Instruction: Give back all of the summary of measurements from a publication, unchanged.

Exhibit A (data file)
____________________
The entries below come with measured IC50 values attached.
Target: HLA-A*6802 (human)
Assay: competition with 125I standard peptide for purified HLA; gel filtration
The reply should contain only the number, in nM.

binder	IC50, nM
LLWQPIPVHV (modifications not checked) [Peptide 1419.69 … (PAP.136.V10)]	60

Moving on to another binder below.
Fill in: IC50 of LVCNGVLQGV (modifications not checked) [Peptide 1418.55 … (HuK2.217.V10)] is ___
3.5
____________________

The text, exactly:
The entries below come with measured IC50 values attached.
Target: HLA-A*6802 (human)
Assay: competition with 125I standard peptide for purified HLA; gel filtration
The reply should contain only the number, in nM.

binder	IC50, nM
LLWQPIPVHV (modifications not checked) [Peptide 1419.69 … (PAP.136.V10)]	60

Moving on to another binder below.
Fill in: IC50 of LVCNGVLQGV (modifications not checked) [Peptide 1418.55 … (HuK2.217.V10)] is ___
3.5